by: Kathryn Burcham Updated:
CHARLOTTE, N.C. - New federal legislation will help state officials track which local doctors are getting paid big bucks from pharmaceutical companies.
Those payments will be tracked through Medicaid. In less than two months, North Carolina will have to start reporting the information to federal officials.
State Sen. Tommy Tucker was shocked by the numbers Eyewitness News showed him -- payments from pharmaceutical companies to hundreds of local doctors.
“It does smell and it smells to high heaven, as we say down here in the South,” Tucker said.
They are listed in a database, compiled by the nonprofit investigative journalism group, ProPublica.
Seven doctors in the area have received more than $100,000 each from drug companies in the past three years.
Tucker, who sits on the Senate Subcommittee on Health Care, has friends who are doctors. He said he has seen their relationship with drug companies firsthand.
“I knew that docs were given samples, they'd been taken to lunch before, even taken hunting,” Tucker said.
Doctors can receive money from drug manufacturers for many things -- from lavish business dinners, to speaking engagements at seminars, to consulting on drug studies.
Dr. Cecil Farrington, who runs this practice in Salisbury, has accepted more than $531,000 from three different drug companies for research, travel and meals, though ProPublica doesn't detail what exactly the research was for.
Farrington declined to be interviewed.
“There’s always a red flag associated with something like that,” said Dr. Rosemarie Tong, a medical ethics expert at University of North Carolina at Charlotte.
Tong said even research studies funded by drug companies raises questions.
“Do the payments represent an urging to him, that somehow the studies be positive and in favor of whatever drug is the ultimate end product of the study?,” Tong asked.
Other doctors -- like Dr. Gerald Aronoff in Charlotte -- have received payments almost exclusively for speaking and consulting.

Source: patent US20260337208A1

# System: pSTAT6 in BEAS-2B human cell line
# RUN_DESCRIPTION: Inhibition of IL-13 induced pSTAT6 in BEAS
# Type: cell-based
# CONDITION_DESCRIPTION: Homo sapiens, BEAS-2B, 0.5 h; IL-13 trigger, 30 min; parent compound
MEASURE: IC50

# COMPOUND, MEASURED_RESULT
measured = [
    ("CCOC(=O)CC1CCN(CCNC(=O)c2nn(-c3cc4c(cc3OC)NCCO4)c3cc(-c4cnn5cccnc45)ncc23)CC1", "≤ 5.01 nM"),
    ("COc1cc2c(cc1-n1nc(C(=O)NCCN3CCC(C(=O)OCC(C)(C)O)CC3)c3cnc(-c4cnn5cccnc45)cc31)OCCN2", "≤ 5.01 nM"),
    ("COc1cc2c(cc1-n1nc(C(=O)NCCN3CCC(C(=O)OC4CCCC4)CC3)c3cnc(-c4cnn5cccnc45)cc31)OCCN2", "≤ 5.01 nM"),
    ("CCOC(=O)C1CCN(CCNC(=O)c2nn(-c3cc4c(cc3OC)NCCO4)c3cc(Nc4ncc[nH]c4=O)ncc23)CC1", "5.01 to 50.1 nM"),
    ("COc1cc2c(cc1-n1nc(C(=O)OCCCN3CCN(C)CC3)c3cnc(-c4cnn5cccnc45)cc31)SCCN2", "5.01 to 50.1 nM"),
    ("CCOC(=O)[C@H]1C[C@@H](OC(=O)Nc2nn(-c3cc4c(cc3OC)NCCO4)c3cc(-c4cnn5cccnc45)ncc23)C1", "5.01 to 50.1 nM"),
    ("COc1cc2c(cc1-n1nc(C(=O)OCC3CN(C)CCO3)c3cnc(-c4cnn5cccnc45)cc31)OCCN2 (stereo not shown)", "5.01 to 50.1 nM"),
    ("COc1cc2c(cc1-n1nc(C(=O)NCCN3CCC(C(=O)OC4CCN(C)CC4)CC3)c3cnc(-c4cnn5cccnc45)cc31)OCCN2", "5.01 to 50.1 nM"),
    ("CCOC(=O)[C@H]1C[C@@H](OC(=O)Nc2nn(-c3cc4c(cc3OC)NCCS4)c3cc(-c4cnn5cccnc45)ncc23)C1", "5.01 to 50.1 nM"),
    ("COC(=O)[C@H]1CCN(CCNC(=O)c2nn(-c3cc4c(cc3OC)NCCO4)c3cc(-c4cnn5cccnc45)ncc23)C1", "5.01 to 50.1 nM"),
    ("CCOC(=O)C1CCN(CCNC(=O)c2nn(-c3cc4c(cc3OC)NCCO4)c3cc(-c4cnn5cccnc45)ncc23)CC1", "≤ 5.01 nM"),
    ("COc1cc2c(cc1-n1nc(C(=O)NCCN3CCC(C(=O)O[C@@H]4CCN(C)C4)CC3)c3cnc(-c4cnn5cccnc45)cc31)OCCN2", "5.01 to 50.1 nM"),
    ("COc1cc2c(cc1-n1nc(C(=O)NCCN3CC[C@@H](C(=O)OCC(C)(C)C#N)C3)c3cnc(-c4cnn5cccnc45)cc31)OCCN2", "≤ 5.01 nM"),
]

Cephalon, Eli Lilly and Pfizer have paid Aronoff a combined total of more than $154,000 since 2009.
“I give lectures because I enjoy teaching, presenting new data and helping different populations improve their knowledge base so they can better treat their patients,” said Aronoff of Carolina Pain Associates
Aronoff, an award-winning physician and author, said he speaks at educational forums sponsored by drug companies, but doesn't endorse specific drugs.
“Do you think there's a conflict of interest in doctors receiving large sums of money from pharmaceutical companies?” Eyewitness News asked.
“I think generally that sort of raises an issue, I think if nothing else it raises the perception of a conflict of interest,” Department of Health and Human Services Secretary Al Delia said.
Until now, North Carolina hasn't had any legislation that tracks payments to doctors in private practice. Delia admits they should have been tracking the money.
“I think we walk a fine line and I think we've got a pretty good balance between protecting our physicians and protecting their right to practice as they see fit,” Delia said.
Channel 9 also wanted to know if the doctors who received large sums of money from drug companies were writing the most prescriptions for certain powerful drugs from those companies.
Eyewitness News requested the information from state officials and is still waiting to hear if they will release the identities of those doctors.
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